The recent controversy of NRC (The National Register of Citizens) in Assam has brought the issues of refugees in India on the forefront. The National Register of Citizens (NRC) is a register maintained by the Government of India containing names & certain relevant information for identification of Indian citizens of Assam state. Assam BJP unit president Ranjeet Kumar Dass said that bringing Citizenship Amendment bill (CAB) has become more pertinent for over 19 lakh people are excluded in the final national register of citizens (NRC) published on August 31. He said that the bill will benefit large number of Indians who did not make it to the NRC. Huge controversies are there on this bill and moreover a couple of years back the news of the Rohingya refugees fleeing violence in Myanmar at a staggering rate to Bangladesh and the controversy created around them to enter India had set all the eyeballs on the news of refugees. Not only the Rohingya, the Syria refugees are also in the news for quite some time but Indian weren’t much concerned about them. Rohingya’s knock on the Indian border has definitely brought the Indians to their senses. Also the Indian Government’s move to grant citizenship to the Chakma and Hajong community has brought the refuges in headlines.
The refugees all across the world walk for days through jungles and mountains, or wades through rivers, or brave dangerous sea voyages across the deadliest seas and arrive exhausted, hungry and sick – in need of international protection and humanitarian assistance. There had always been refuges all across the world for different reasons. People were forced from their home countries due to conflict or repression or something else, and who must find new homes and new lives abroad. The number of refugees and internally displaced now stands at more than 65 million, the largest figure ever recorded. According to the UN Refugee Agency (UNHCR), more than half of the world’s refugees come from just three countries ravaged by conflict – Syria, Afghanistan and Somalia (these figures do not include the 5.2 million Palestinians registered by the UN Relief and Works Agency).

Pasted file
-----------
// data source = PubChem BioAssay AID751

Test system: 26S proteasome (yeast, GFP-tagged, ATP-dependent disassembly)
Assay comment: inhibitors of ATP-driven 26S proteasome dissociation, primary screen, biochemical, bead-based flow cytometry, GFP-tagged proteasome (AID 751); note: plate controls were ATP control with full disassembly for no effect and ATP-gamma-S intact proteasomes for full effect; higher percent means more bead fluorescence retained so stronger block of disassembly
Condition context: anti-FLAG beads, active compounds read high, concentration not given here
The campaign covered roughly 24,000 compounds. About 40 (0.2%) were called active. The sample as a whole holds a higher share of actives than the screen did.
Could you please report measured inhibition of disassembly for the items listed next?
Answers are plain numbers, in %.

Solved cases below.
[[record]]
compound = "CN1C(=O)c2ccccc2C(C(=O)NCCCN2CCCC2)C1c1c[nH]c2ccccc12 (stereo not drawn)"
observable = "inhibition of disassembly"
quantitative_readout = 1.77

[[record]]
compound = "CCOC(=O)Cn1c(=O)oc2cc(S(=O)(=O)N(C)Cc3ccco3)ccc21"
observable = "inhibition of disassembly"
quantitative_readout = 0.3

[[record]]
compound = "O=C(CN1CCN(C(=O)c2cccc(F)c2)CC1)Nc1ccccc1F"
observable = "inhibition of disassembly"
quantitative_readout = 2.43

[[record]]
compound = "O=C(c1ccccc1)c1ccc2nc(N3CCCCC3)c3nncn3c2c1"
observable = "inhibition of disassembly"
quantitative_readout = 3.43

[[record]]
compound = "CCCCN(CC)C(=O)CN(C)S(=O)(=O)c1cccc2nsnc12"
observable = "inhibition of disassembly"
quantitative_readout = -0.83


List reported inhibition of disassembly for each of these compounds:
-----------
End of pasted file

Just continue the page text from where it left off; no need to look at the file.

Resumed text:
The current refugee crisis is global. The coverage has focused heavily on the refugees arriving in Europe, and especially on Syrian refugees. But in fact refugees are fleeing countries from Honduras to Nigeria to Myanmar, and they are arriving in wealthy countries including the US and Australia, as well as poorer ones like Turkey and Lebanon. It is a worldwide problem — one whose scale and severity is unmatched since World War II.
With this alarming rise of the refugee crisis let us look how India deals with the refugees.
India is not a signatory of several international laws and conventions that govern the inflow, status and treatment of refugees like the 1951 United Nations Refugee Convention on the Status of Refugees or its 1967 Protocol. India, meanwhile, deals with refugees and asylum seekers and refugees on an ad hoc basis. The care and treatment of refugees falls under India’s Registration of Foreigners Act of 1939, the Foreigners Act of 1946 and the Foreigners Order of 1948. The Indian Evidence Act, the Indian Penal Code and the Code of Criminal Procedure apply to refugees who are living on Indian soil.
There are eight groups of refugees in India, namely the Tibetans, Bangladeshis, Pakistani Hindus & Sikhs, Afghan, Tamil, Rohingya, Chakma and Hajong.